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The environmental factors that affect our skin health

Whilst genetic predisposition certainly plays a part in the health and appearance of our skin, environmental factors are just as responsible. Dr Holly Cole-Hawkins, Aesthetic Doctor at Waterhouse Young says: “Understanding the balance between our genes and the outside factors that affect our skin is the key to healthy skin, which means we can manage our skin condition with the right action.”

In this blog post, we address some of the most important environmental factors to consider in your skin care regime.

The sun

The harmful effects of the sun are one of the number one causes of skin damage, even if you don’t burn or tan. Up to 90 percent of visible skin changes commonly attributed to ageing are in fact caused by sun exposure. Unprotected exposure to the sun’s rays causes damage to the DNA in our skin cells, producing genetic defects and mutations that can lead to skin cancer, as well as premature ageing and pigmentation. We recommend using a mineral sunscreen with an SPF of 30 or higher, every day, all year round. You can read more about sun damage and see our advice here.

Pollution

Particulate matter is made up of microscopic particles of solid or liquid matter suspended in the air, composed of soot, smoke, chemicals and other pollutants. More than ten times smaller than our pore size, they are able penetrate the deeper layers of the skin, increasing inflammation, which in turn can trigger eczema, acne, rosacea, and cause skin pigmentation. Furthermore, free radicals generated by environmental pollution are also capable of breaking down collagen and elastin, which leads to skin sagging and wrinkles. If you live in an urban area it’s especially important to double cleanse every evening to remove these particles, and also consider an antioxidant serum to protect against daytime free radical damage.

Weather

Our skin thrives on consistency, so when factors like weather change, our skin can suffer. As the weather shifts from summer to autumn, temperature and humidity will likely drop quickly, meaning our skin can struggle to maintain adequate hydration. Conversely, increased heat is often accompanied by increased humidity, which can lead to oily skin and clogged pores. Choose a cleanser carefully during the warmer months of the year, to clear any build-up from your pores and prevent breakouts. Meanwhile, ensure you’re providing adequate hydration year round with a moisturiser suited to your skin type, and by drinking plenty of water.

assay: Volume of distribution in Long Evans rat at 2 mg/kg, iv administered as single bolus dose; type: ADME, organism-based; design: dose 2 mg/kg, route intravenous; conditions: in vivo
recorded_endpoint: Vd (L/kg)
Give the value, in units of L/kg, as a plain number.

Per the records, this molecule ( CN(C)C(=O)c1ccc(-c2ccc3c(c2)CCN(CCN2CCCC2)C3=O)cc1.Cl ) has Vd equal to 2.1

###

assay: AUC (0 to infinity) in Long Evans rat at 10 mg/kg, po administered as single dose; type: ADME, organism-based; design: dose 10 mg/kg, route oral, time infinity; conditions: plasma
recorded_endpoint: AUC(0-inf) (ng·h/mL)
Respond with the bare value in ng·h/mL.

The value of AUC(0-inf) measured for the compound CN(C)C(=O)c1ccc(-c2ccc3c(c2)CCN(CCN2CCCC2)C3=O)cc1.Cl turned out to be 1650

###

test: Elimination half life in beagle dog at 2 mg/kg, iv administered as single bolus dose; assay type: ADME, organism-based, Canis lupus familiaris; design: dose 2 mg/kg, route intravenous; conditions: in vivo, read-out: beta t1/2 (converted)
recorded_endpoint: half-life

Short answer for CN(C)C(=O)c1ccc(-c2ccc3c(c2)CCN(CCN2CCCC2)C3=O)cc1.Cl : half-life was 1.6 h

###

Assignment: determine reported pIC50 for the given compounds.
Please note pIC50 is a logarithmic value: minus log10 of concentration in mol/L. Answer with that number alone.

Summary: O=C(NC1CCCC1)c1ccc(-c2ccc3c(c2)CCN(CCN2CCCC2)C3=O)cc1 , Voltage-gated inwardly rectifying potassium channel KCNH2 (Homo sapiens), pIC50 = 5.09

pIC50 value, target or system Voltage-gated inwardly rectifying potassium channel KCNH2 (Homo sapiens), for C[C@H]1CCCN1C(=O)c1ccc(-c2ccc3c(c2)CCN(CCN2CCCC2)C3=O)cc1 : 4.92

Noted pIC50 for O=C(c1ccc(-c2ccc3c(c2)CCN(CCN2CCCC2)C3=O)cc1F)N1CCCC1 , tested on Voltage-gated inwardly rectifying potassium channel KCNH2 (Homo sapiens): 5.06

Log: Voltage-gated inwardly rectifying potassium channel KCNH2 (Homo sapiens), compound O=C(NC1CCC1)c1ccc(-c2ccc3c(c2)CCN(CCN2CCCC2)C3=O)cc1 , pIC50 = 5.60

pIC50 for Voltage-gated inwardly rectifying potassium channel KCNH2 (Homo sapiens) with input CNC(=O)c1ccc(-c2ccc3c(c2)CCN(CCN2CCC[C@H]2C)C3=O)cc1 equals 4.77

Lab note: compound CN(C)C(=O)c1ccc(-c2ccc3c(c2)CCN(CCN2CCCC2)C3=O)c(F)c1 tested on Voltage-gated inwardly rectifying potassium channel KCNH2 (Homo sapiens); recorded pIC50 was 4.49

Water quality

If you live in a hard water area this could have a negative impact on your skin. Hard water has a high mineral content, and leaves alkaline minerals on the skin, causing dryness and irritation. The minerals are difficult to remove and can remain on the skin and hair after washing, leaving the skin sensitive and reactive, and causing flare-ups of inflammatory skin conditions such as eczema and rosacea. We recommend using a hydrating cleanser to remove the minerals and to soothe, hydrate and protect your skin from damage caused by these minerals.

Diet

What we eat plays a huge part in our overall health, and as the largest organ in the body, our skin certainly benefits from a healthy diet. Foods that raise your blood sugar quickly cause the body to release the hormone insulin, which in excess can lead to the over production of oil, increasing your risk of acne and clogged pores. Eating foods rich in antioxidants such as yellow and orange fruits and vegetables, leafy greens, tomatoes, berries, legumes, nuts and seeds can help to protect the skin, as well as fruits rich in vitamin C. Meanwhile, try to avoid processed food, refined sugars and unhealthy fats, which research suggests  promote premature skin ageing.

Skin products

Choosing the wrong skincare for your skin type can exacerbate any skin condition, especially if your skin is particularly sensitive. In fact, used improperly, skincare products can actually do more harm than good. Products containing alcohol, parabens, artificial colourants and fragrances, and sodium laurel sulphate, for example, are all potential allergens, and can cause a negative reaction to anyone with a sensitivity to them. It’s important to learn about your skin type and to avoid any products or ingredients that are not suited to you.

As a medical aesthetic skin clinic, our team of cosmetic doctors, nurses and practitioners treat all types of skin, of all ages and gender, subject to all manner of environmental factors. Whether your skin is dry, dehydrated, sensitive, oily, acne-prone or ‘normal’, we will assess what it needs so you appear refreshed, rejuvenated and the best version of you.

The first step is to chat to our friendly, expert team, by phone or in person. We’ll discuss any relevant medical and lifestyle factors and in-clinic, will carry out a Visia computerised skin analysis and assess your skin ourselves, before recommending the best skincare or treatment options to give the results you are looking for.


Waterhouse Young is one of London’s leading medical aesthetic & wellbeing clinics, founded by one of the UK’s top cosmetic surgeons, Norman Waterhouse - former President of the BAAPS. Based off Harley Street, the clinic features regularly in the media, from Vogue, Tatler, Grazia and Elle to The Times. WY’s longstanding, friendly team is highly qualified and offers non-surgical treatments which are safe, proven and deliver demonstrable results, restoring skin and health to the highest standard.


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